Zooarchaeology is the study of animal bones. By analyzing the remains, it is possible to tell if animals were raised as livestock, domesticated as draft animals or hunted and killed. The data that comes from the remains helps us gain a better understanding of past civilizations and the environment. As an aspiring Zooarchaeologist, I paid close attention to these specifics as I did my analysis. The bones from San José presented a great collection to learn from; the bones varied greatly from complete elements to fragmentary pieces. For the remainder of my paper, I will discuss tips and tricks for making an identification and how to avoid misidentification.
A huge part of identification is repetition; the more experience with a specimen, the easier it becomes to remember. As a beginner, I believe it is very important to keep this in mind —it is not expected for a novice to know all of the answers. It will take some time to learn what each bone is. What really helped me was having helpful resources such as Mammalian Osteology (Gilbert 1990) , access to the University of Texas at San Antiono’s Center for Archaeological Research comparative collection, and a second opinion from a faunal expert.
Now that I have discussed what is needed for an identification, let’s get to my favorite part- identifying the bones! The first part is to determine which part of the skeleton it’s from. If it is a long bone, it could be from the arm or the leg. If I am given a shaft with no distal end, one way to tell the difference is a humerus has a round shaft and a thick wall. The tibia has a thinner wall and the shaft appears to be triangular in shape. It is much easier to determine between the two if the have an articular surface, the femur has a round proximal end where it attaches to the pelvis, whereas the humerus has a half circular proximal end that attaches to the scapula. The hand and toe bones appear similar in shape to long bones but are much smaller in size. Any oddly shaped bones —and I mean very odd shapes — come from the skull. Thin, blade-like bones come from the pelvis or the scapula. A good way to distinguish between vertebra is to look at the vertebral bodies, they stack up to form the spine: cervical vertebra has a small circular body, the thoracic vertebra are circular, and the lumbar are larger in size and are shaped like jellybeans.
Ribs are thin and long. If a rib is fragmented it could be mistaken for a long bone. Or you could be like me and mistake it for a mandible. While doing my analysis, I came across a piece of fragmented rib, the portion where it attaches with the thoracic vertebra and I thought the structure looked very similar to a mandible. I kept flipping madly through pages of books to find out which animals’ mandible it could be, but I was having the hardest time finding an answer. It wasn’t until I consulted with another faunal analyst that I got my answer- it was actually a rib! Faunal analysis can be intriguing but sometimes it can be difficult to make an identification out of context even though it is apparent it belongs to an articulated skeleton. This fact is this a challenge for anthropologists and archaeologists alike who are trying to build a model of how past peoples lived, based on tiny thrown away fragments of pottery or reworked stone.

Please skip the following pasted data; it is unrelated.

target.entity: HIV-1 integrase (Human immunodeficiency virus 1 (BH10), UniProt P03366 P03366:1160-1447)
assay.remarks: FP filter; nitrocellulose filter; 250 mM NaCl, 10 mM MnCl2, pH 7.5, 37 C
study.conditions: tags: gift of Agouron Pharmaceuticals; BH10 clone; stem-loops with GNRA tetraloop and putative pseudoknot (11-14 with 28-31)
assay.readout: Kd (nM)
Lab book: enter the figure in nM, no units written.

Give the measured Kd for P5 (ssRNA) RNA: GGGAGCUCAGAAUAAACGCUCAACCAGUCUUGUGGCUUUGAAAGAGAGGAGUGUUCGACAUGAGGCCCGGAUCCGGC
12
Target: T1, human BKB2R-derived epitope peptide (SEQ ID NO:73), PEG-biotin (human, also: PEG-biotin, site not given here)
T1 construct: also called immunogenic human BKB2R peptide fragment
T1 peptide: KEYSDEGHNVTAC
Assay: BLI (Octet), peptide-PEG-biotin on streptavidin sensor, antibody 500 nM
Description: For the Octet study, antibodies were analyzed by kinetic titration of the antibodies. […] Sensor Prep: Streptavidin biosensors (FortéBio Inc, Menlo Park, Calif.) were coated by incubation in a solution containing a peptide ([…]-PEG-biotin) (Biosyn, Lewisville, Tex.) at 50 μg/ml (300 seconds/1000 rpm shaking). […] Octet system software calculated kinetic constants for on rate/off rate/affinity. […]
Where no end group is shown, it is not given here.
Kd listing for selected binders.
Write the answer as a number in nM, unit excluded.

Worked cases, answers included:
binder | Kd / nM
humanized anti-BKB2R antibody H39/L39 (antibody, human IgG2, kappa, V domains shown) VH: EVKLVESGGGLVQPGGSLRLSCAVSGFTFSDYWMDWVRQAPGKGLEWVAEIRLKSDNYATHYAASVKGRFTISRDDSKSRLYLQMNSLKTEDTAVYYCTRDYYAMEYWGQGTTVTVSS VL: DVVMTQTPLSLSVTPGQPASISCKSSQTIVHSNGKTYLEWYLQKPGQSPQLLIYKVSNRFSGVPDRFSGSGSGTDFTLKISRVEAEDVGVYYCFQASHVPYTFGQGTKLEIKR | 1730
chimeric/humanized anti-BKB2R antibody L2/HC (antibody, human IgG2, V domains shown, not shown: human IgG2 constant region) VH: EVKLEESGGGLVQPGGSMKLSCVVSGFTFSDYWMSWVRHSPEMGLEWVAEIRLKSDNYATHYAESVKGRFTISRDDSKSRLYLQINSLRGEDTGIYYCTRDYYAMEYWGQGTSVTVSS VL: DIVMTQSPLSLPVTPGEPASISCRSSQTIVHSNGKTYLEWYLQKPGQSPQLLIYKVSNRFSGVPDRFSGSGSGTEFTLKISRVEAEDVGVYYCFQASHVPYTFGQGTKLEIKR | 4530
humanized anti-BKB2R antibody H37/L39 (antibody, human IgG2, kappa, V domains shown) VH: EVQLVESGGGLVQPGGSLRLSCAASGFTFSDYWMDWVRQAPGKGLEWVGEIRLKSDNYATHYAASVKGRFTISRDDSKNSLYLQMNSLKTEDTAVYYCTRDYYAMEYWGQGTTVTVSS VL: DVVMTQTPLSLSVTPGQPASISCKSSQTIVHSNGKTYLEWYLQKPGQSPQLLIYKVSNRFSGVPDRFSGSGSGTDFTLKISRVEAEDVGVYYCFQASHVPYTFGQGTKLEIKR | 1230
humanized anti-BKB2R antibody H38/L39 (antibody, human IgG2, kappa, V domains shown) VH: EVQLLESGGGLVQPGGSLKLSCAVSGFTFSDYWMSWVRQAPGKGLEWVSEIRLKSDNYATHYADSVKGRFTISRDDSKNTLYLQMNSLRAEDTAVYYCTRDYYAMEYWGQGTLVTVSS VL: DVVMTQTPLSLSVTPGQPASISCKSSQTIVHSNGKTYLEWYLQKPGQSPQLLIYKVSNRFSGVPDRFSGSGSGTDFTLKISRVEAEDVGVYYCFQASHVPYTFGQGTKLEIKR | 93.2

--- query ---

They sort of look similar, right? Okay, maybe not.
Sometimes looking at a book is not enough. The pictures and illustrations within them are nice, because they can help you deduce the species. However, I cannot stress the importance of looking at comparative collection. Collections contain the bones of a known species. The more time spent familiarizing oneself with the bones, the easier it becomes to correctly identify a species. Even if a collection is not as wide or complete, it is still advantageous to peruse because it is possible to check if you have the correct element (like a rib) or can give you a hint to look for another species within the same size range. Whenever I am completely puzzled or need confirmation, I will turn to another faunal expert for their advice. After I have used all of my resources, I feel confident in making my positive identification. I learned that, in some cases it is not possible to make an accurate identification, the best approach is to refrain from claiming positive identification, so another attempt can be made later with additional expertise or techniques.
This internship has taught me a lot about faunal analysis. Now, I am better acquainted with faunal remains and confident in my abilities to make an identification. Not only did I learn about animal bones, but I learned about the career options for archeologists within the National Parks Department and the work they do. I definitely see this as a career option for me. Most importantly, I have a new appreciation for Texas’ history. I am appreciative to the National Parks Department for protecting our Nation’s history.
Gilbert, B. Miles. Mammalian Osteology. Missouri Archaeological Society, Inc., 1990.